In a sultry voice, looking back with her famous “Look,” Lauren Bacall instructed Humphey Bogart to “put your lips together and … blow.”
That scene firmly affixed Bacall’s star in the Hollywood firmament. She was only a teenager at the time, and it was her first movie, “To Have and Have Not.” Bacall captivated a generation and her costar as well. From that time forward, she and Bogart became an item, then costars and partners in a marriage that lasted until Bogart’s death.
I’ll never forget Bacall in her Tony-Award winning role as “Woman of the Year.” She was 56 and she dominated the stage. She played a beautiful, competent woman caught in the classic cliché: professional career or satisfying love life. She says she can have both: “I’m one of the girls who’s one of the boys.”
RIP, Lauren Bacall.
Robin Williams died four days ago, and tributes to his comic genius and his generosity continue to feature prominently in the news, competing with the atrocities in Gaza, Ukraine and now Ferguson. The New York Times reports that the announcement of his death drew a greater number of readers than any other news event this week.
We knew Robin Williams. He was a lot closer to us than the Yazidis stranded on a faraway mountaintop or the tanks in Ukraine. Apparently he resonated with NYT readers even more than the crisis spurred by the murder of an unarmed teenager by militarized local police in Ferguson, Mo.
The outpouring of grief has predictably led to the examination of a familiar topos — the pain behind the comedian’s jokes — but also to discussions of debilitating depression. Continue reading
That’s how everybody reacted to the news of the suicide of Robin Williams, the comic genius who so brilliantly made us laugh. Comedy so easily turns into tragedy.
My most vivid recollection of Williams the comic actor is watching him play the ghost of a tiger, slaughtered in the first scene of “Bengal Tiger at the Baghdad Zoo.” The tiger roars impotently from his cage in a heaven he doesn’t believe in. Bombs and explosions continue the relentless massacre while the tiger considers his own place and reason for being in the cosmos.. Humanity baffles him. Williams provides plenty of laughs, but they can’t dispel the savagery of war.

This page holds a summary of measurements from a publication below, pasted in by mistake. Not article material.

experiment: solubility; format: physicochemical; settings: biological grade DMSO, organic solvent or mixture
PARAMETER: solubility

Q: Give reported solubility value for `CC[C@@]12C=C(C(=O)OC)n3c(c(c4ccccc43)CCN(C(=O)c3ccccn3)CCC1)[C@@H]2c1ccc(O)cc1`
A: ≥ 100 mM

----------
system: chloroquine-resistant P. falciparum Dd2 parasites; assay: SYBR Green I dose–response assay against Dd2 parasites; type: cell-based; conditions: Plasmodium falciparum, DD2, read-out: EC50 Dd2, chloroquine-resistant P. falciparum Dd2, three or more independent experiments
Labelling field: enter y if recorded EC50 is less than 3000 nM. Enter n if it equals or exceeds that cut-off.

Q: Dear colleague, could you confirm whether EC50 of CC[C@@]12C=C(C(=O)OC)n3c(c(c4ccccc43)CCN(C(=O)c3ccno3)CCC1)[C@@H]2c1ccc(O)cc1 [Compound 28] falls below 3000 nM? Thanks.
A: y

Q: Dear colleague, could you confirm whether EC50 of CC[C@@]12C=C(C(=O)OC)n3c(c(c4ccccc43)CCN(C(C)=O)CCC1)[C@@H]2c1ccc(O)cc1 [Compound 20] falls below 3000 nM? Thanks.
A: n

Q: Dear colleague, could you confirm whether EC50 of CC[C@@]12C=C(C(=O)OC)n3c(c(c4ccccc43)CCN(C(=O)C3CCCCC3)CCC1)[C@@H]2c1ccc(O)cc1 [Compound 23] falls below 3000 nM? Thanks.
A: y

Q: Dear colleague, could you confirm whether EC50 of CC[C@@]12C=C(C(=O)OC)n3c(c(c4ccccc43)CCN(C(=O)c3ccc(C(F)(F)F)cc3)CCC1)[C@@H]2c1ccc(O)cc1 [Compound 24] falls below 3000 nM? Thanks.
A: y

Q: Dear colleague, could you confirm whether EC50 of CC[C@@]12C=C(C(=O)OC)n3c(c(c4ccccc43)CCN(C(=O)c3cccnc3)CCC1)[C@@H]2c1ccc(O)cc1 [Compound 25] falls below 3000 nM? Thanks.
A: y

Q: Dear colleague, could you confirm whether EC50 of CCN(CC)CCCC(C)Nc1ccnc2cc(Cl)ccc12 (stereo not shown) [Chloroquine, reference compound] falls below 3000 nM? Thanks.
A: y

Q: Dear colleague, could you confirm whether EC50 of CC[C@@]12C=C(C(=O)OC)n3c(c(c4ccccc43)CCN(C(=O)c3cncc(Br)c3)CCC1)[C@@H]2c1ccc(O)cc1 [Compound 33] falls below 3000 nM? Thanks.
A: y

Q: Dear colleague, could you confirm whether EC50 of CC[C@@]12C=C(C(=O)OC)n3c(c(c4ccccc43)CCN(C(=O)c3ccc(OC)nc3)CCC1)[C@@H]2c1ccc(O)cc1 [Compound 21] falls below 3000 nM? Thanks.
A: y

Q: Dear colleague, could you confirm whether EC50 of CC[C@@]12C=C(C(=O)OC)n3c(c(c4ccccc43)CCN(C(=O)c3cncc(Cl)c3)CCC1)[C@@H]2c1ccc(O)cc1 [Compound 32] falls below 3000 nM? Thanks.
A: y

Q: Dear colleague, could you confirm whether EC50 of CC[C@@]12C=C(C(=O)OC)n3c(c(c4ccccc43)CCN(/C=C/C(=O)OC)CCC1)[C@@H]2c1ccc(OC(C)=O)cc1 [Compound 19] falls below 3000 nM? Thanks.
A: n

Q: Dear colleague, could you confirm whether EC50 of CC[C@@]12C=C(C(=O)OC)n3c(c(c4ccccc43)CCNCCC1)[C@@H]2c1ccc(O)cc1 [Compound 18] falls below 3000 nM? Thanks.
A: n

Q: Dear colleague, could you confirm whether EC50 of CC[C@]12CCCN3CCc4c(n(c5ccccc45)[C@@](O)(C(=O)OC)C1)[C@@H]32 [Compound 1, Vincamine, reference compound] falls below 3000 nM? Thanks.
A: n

“It’s a bit like ‘Godot’ in Iraq,” Williams told an interviewer. “It’s not an easy play, but I don’t do things easy.” The drama was Williams’ Broadway debut.
Continue reading …
RT @timkmak: Tim Howard: American badass http://t.co/NMwzv4nKZH
What a nail-biter! #Ger usu in possession, but #USA defense tops-esp goalie Tim Howard
Love that girl!
Visiting Seth Meyers in his new role as host of “Late Night,” Jennifer Lawrence fesses up to drinking so much that she puked at a fancy after-party on Oscar night.
But why did Lawrence let her friend Laura persuade her to keep drinking until she got sick? When Laura kept prodding her to greet Brad Pitt, Lawrence overcame her uncharacteristic reticence, called out his name and noticed that he smelled of sandalwood as they chatted. That was a good thing.
But why couldn’t she stop there? Continue reading
As I woke up and scanned the headlines, I was jolted into consciousness when I read that Jill Abramson, executive editor of the paper of record, was suddenly and unexpectedly gone from the newsroom of the New York Times. Not just gone, but fired.
Ken Auletta speculated that the NYT‘s publisher, Arthur Sulzberger, Jr.was put off by Abramson’s complaint that her pay package was considerably less than Bill Keller’s, her predecessor. Auletta also raised the gender flag by noting that Abramson, the first woman to head the editorial side of the Times, has been called brusque and “pushy,” a term usually reserved for forthright and ambitious women. (Did you ever hear a man called “pushy”?)